Seated woman reading by contemporary artist Hennie Niemann jnr
‘The Visitor’, by Hennie Niemann, licensed under CC BY-SA 4.0 via Wikimedia Commons. Resized.

­­Keeping Our Story Straight: The Peril and Promise of Transgender Analogies  

Everybody wants a revolution. Nobody wants to do the randomized controlled trials.

It makes sense: social science is slow and finicky, and responsible researchers balk at providing causal explanations for sweeping, society-wide shifts. That’s even more true when those shifts are controversial or polarizing, as in the case of our “transgender moment.”

The percentage of Americans identifying as transgender has doubled over the past five years, with an incredible 5.1 percent of 18-29 year-olds now identifying as trans or non-binary. This reflects an astounding increase, from an estimated 10,000 Americans in 1976 to over 1.6 million today, one in five of whom are under the age of 18. Why is this happening? We don’t really know. The science is weak, and even if it were better, science alone couldn’t answer our ethical questions. Is this explosion in transgender identification good or bad? What are its ramifications for other values we hold dear, such as religious freedom and women’s rights? How should we respond to it?

Under conditions of uncertainty, we often find ourselves reasoning by analogy. Analogies can be extremely useful: they explain phenomena, often by reference to the past, and provide guidance for our actions. Yet analogies can cause trouble, too, highlighting unimportant elements of a situation while shadowing crucial ones. Unlike the scientific method, in which we eventually hope to land on one single truth, analogies multiply, sometimes in contradictory ways.

This is certainly the case in the trans debate. Five key analogies are commonly used to explain ­the rapid increase in transgender identification in the United States. These are:

(1) Gay Rights

(2) Medical Progress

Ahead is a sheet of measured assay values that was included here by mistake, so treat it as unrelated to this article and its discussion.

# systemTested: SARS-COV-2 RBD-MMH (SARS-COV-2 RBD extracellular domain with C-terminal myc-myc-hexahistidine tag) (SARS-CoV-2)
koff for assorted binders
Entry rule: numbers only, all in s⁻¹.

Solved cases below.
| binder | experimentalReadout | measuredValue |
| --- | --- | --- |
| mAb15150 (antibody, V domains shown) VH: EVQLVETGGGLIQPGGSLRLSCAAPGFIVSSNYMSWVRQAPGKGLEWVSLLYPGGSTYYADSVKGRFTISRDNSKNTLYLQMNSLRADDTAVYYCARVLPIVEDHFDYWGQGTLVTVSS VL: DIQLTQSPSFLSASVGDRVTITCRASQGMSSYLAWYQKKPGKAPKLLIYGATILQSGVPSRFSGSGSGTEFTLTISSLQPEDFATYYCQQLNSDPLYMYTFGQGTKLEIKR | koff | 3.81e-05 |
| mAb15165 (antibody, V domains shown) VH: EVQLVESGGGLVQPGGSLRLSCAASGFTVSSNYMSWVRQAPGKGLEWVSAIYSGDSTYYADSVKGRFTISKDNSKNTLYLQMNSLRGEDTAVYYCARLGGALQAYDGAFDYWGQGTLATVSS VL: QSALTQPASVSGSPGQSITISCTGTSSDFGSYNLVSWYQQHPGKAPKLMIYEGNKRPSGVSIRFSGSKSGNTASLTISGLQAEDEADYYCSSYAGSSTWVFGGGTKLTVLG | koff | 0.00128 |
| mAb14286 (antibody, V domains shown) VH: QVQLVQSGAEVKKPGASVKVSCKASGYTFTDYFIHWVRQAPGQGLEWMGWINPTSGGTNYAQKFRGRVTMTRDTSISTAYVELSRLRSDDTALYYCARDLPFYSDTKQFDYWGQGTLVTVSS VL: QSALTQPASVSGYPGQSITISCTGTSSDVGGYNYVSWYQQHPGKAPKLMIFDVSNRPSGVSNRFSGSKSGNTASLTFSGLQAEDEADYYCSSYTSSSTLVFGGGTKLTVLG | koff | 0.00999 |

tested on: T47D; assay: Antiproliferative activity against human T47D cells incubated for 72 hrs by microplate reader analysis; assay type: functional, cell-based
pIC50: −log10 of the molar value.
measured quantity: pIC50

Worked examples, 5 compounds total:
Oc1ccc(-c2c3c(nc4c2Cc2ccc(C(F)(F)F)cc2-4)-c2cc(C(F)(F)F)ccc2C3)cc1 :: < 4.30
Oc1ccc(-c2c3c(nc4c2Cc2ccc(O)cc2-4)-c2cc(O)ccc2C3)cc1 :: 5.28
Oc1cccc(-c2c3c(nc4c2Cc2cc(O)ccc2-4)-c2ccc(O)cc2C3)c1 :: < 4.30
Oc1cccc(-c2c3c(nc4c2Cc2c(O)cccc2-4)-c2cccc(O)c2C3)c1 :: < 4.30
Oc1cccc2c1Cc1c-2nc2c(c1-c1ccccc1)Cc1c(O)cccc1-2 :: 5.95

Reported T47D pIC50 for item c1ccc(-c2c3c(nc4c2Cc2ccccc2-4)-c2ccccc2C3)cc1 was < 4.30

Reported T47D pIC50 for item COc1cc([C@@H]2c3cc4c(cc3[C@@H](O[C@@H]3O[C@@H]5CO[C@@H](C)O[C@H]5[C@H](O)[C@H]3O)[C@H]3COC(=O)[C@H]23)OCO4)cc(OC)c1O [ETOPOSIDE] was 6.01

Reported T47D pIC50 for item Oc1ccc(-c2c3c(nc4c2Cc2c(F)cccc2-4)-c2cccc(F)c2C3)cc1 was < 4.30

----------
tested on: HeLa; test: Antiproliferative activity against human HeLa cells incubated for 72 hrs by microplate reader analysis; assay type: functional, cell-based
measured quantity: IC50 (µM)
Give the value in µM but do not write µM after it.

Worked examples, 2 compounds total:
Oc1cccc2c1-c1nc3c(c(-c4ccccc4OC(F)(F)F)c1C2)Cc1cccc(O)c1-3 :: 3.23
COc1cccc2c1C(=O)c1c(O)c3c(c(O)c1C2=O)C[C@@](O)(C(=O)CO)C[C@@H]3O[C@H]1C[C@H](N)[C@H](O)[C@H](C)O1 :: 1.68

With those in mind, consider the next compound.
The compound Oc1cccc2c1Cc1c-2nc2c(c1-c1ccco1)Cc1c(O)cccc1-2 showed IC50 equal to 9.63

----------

(3) Social Contagion

(4) Religion

(5) Trend

The first two are generally employed by those who interpret the increase positively, the latter three by those who are more skeptical. Each individual analogy has been helpful to the activists who rely on it. Yet within each set—the two positive analogies and the three negative ones—we find contradictions. The medical progress narrative undermines the comparison to gay rights­, while contagious mental illnesses or mere trends are not, and should not be, thought of as religions.

The conflicts between the two pro-trans analogies have led to some fascinating schisms within the pro-transgender movement. Liberationists who adhere to the gay rights analogy, for example, viciously attack “trans-medicalist truscum” and accuse them of harmful “gatekeeping.” But the conflicting analogies are also problematic for trans-skeptics. This rather rag-tag coalition is made up of disparate groups, including sex-realist feminists, gender-critical activists, and social conservatives, each of whom is likely to find a different analogy appealing. It’s easy to find yourself leveraging an analogy to make a policy case, only to see it undermined by your ostensible allies.

One way of handling this problem is to try to find common ground among the analogies, enabling your movement to coalesce around a set of policies that would achieve maximum buy-in. This isn’t possible for the pro-trans side, as I’ll show below: there is no coherent set of policies that can satisfy both narratives. But for the trans-skeptics, it’s worth thinking about how religion, social contagion, and trend all share a more fundamental connection to the problem of diversity of belief in a pluralist society.

In what follows, I’ll briefly outline each analogy in turn, showing how these different ways of thinking point towards different policy solutions. For sex realists, in particular, this discussion should remind us that we need to give people chances to recover from their mistakes. Rather than attempting to ban “treatments” or “eradicate” trans ideology, trans-skeptics should conceive of their work, in part, as building escape mechanisms for those who are caught up in the gender paradigm. No society will ever be without harmful ideas, but a healthy community balances freedom and protection, giving us not only the space to fail, but also the grace we need to get back up again.

Gay Rights & Medical Advancement: Conflicting Pro-Transition Analogies